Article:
Skip to main content
Premium Trial:

Request an Annual Quote

Silence Looks to Raise $8.8M in Share Issuance, Return Zamore IP Rights to UMass


Silence Therapeutics said this week that it plans to raise as much as £5.7 million ($8.8 million) through the issuance of up to around 940 million new ordinary shares.

The issuance will come as a subscription of 840 million shares at £0.05 each to certain investors and directors, Silence said, and up to around 100 million shares through an open offer, also at £0.05 a share. The company also plans to issue a £1 million convertible loan note.

The proposed share price represents a roughly 44 percent discount to Silence's current share price as of July 11.

If approved by its shareholders, the financing is expected to give Silence enough funds to support its RNAi drug-development efforts until 2014, the firm said. If not approved, the company said it won't be able to operate past the second half of 2012 and would be forced to consider selling itself off.

Silence also noted that it is in discussions with the University of Massachusetts to end its license to the institution's so-called Zamore Design Rules intellectual property.

The IP, named for UMass researcher Phillip Zamore, generally relates to “methods of producing double-stranded … agents having decreased off-target silencing activity through certain structural modifications,” according to Silence.

The Zamore patents and patent applications have long been a cornerstone of Silence's IP portfolio, and the company's previous CEO had stated a number of times that Silence viewed it as key to its efforts to secure licensing and partnership deals.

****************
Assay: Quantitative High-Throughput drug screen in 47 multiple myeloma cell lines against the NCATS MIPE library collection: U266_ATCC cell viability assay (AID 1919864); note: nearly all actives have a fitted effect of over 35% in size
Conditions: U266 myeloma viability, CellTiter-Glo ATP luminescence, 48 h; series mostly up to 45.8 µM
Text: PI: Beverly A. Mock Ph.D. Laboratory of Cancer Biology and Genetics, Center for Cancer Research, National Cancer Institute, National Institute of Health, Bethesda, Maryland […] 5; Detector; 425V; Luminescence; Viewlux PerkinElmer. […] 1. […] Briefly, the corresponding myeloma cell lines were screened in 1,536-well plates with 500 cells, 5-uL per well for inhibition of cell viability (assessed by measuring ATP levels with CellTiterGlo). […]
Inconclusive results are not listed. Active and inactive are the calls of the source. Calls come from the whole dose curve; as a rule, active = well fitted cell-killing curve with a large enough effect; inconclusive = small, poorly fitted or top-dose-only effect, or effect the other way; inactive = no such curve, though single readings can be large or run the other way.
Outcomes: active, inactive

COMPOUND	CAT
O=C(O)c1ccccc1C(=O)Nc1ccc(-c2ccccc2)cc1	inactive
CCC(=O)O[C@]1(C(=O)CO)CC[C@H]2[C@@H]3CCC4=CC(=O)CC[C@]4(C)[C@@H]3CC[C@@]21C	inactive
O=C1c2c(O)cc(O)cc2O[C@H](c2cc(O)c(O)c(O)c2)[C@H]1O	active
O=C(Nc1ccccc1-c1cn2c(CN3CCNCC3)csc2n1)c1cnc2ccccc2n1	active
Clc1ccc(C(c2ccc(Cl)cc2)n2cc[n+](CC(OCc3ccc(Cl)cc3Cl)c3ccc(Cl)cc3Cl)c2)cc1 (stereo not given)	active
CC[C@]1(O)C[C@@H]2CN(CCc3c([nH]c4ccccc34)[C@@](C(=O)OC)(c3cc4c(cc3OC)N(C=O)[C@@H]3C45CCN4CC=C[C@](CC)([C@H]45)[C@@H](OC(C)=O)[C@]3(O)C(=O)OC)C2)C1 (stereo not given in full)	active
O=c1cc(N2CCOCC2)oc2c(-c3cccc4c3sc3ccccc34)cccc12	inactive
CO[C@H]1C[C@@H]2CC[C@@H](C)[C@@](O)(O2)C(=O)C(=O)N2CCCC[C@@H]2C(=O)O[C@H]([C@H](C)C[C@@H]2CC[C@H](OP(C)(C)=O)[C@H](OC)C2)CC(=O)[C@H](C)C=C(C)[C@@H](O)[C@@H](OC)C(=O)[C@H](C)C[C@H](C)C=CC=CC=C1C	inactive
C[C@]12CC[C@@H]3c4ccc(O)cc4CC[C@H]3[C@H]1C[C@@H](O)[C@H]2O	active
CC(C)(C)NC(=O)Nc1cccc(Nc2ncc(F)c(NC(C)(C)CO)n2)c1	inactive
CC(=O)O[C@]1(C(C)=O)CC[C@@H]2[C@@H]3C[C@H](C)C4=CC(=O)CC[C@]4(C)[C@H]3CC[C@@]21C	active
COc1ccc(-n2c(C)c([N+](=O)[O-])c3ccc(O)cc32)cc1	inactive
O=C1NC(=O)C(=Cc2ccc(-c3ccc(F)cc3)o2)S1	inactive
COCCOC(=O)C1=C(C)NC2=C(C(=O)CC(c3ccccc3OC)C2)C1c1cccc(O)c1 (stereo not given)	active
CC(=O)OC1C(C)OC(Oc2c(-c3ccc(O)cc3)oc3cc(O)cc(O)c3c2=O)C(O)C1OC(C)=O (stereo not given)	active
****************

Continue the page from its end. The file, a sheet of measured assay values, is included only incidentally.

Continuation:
However, Silence said this week that the cost of maintaining its licenses to the IP “is not warranted,” and that it has “entered into discussion with the University of Massachusetts with a view to returning these rights.”

The Scan

Pig Organ Transplants Considered

The Wall Street Journal reports that the US Food and Drug Administration may soon allow clinical trials that involve transplanting pig organs into humans.

'Poo-Bank' Proposal

Harvard Medical School researchers suggest people should bank stool samples when they are young to transplant when they later develop age-related diseases.

Spurred to Develop Again

New Scientist reports that researchers may have uncovered why about 60 percent of in vitro fertilization embryos stop developing.

Science Papers Examine Breast Milk Cell Populations, Cerebral Cortex Cellular Diversity, Micronesia Population History

In Science this week: unique cell populations found within breast milk, 100 transcriptionally distinct cell populations uncovered in the cerebral cortex, and more.